Ficus bonsai have long been a popular variety among enthusiasts, but surprisingly little has been written or published concerning their care and cultivation. This is unfortunate because of the more than 800 species of ficus, many make excellent material for bonsai. Ficus (figs) are in the Mulberry or Moraceae family and are generally tropical or sub-tropical (no freezing). The four most commonly used for bonsai cultivation include: Willow leaf fig (Ficus salicifolia); Chinese Banyan (Ficus retusa, nitida and/or green island); Weeping fig, (Ficus benjamina, including varieties such as kiki, too little & several others) and Creeping fig (Ficus microcarpa, pumila, repens) the most popular variety of which is “minima”)

Ficus have several characteristics which have helped them to survive over the centuries. For one, they are “epiphytic.” This means they have the ability to begin life on another tree. Seed deposited by the wind or a bird on the bark of another tree will begin to grow. In time the fig will send down roots to the soil and foliage upwards into the canopy of its “host”. Once the figs roots reach the ground it is only a matter of time before the plant will overtake and eventually “strangle” its host. Hence the term strangler figs, which describes this unusual characteristic typical of many figs.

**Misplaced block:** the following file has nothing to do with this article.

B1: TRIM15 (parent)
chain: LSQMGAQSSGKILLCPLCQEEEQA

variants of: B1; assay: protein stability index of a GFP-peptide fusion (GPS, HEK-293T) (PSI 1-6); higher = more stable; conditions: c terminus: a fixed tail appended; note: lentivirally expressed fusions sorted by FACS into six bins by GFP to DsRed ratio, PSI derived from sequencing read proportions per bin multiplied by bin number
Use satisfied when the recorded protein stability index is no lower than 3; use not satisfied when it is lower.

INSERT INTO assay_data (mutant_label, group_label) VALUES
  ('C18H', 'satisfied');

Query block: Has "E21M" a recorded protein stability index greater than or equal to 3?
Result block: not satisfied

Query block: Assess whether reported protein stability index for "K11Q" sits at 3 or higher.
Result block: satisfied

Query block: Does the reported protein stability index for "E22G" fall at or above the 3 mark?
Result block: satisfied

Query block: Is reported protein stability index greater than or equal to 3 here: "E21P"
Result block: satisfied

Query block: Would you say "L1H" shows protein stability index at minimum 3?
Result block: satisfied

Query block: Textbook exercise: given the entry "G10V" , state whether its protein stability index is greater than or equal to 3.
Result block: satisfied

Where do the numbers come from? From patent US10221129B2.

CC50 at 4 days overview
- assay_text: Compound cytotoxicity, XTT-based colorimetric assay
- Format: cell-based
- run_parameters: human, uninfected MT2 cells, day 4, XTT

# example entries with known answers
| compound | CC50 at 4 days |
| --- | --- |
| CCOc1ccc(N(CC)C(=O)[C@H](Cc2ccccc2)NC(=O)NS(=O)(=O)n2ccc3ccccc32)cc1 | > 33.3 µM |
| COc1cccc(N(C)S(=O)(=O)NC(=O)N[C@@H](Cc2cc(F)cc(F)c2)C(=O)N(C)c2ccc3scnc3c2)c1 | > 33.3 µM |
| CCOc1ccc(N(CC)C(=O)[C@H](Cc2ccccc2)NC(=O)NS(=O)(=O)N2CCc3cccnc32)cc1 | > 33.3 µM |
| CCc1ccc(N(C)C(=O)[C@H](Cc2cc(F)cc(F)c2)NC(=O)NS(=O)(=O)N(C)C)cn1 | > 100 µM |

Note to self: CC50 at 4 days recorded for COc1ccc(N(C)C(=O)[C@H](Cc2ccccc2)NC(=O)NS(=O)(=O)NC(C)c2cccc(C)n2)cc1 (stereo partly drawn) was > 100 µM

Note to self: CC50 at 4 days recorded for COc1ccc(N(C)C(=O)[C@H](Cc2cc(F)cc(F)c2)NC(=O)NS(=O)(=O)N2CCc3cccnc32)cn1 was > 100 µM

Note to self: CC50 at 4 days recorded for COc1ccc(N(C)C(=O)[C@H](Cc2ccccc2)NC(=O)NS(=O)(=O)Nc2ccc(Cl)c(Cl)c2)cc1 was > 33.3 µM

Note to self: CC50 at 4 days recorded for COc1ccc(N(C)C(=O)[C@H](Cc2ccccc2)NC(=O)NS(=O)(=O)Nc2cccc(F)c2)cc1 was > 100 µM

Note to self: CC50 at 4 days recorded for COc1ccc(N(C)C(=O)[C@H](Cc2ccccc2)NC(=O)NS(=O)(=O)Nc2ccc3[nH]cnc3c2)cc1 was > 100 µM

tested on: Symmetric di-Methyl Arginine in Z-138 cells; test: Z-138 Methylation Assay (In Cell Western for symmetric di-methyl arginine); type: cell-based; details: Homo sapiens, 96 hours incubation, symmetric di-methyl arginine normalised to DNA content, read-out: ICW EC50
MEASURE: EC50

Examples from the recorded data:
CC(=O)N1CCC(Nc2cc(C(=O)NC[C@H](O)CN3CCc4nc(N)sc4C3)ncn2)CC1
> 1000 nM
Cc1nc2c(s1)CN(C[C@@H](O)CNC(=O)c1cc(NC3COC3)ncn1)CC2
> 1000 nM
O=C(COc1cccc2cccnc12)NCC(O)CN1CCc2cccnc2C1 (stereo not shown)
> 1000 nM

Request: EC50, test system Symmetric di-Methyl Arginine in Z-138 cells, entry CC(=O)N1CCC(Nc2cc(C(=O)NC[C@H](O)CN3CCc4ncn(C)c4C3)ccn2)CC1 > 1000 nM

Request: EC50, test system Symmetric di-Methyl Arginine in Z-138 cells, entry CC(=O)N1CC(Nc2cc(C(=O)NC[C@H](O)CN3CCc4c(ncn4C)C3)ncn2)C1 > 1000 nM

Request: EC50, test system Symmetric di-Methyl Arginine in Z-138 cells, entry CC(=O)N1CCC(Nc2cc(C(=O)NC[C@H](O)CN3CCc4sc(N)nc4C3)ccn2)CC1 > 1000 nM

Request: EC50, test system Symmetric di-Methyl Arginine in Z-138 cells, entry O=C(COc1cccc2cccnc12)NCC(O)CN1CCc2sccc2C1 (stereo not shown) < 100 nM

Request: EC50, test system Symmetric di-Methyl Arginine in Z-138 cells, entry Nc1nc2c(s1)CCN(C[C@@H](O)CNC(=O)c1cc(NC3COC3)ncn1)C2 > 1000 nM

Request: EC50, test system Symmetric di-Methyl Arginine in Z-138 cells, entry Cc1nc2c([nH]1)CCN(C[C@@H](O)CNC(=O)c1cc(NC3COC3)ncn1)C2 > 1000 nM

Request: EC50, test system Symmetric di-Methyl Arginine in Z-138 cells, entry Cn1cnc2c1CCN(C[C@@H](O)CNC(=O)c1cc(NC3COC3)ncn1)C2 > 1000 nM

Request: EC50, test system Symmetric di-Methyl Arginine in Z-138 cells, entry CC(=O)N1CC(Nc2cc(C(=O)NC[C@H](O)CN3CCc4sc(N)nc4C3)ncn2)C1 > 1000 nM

This process is helped along by another aspect of fig cultivation … the plants willingness to produce aerial roots under the right conditions. In locations where high humidity is present, figs Willow Leaf Fig (Ficus salicifolia/nerifolia) use, during the regular growing season, the plant should be fed every other week without fail and may be foliar fed in-between times. Most people who kill ficus, do so with kindness. Ficus will prefer even moisture levels. We reason (incorrectly) that because they are tropicals they must like a lot of water. Actually they are almost a semiarid plant and will prefer to be slightly on the dry side. Continually dumping water onto an already sopping wet plant will result in yellowing leaves, massive leaf drop and eventually the demise of the tree.

Transplanting and Rootpruning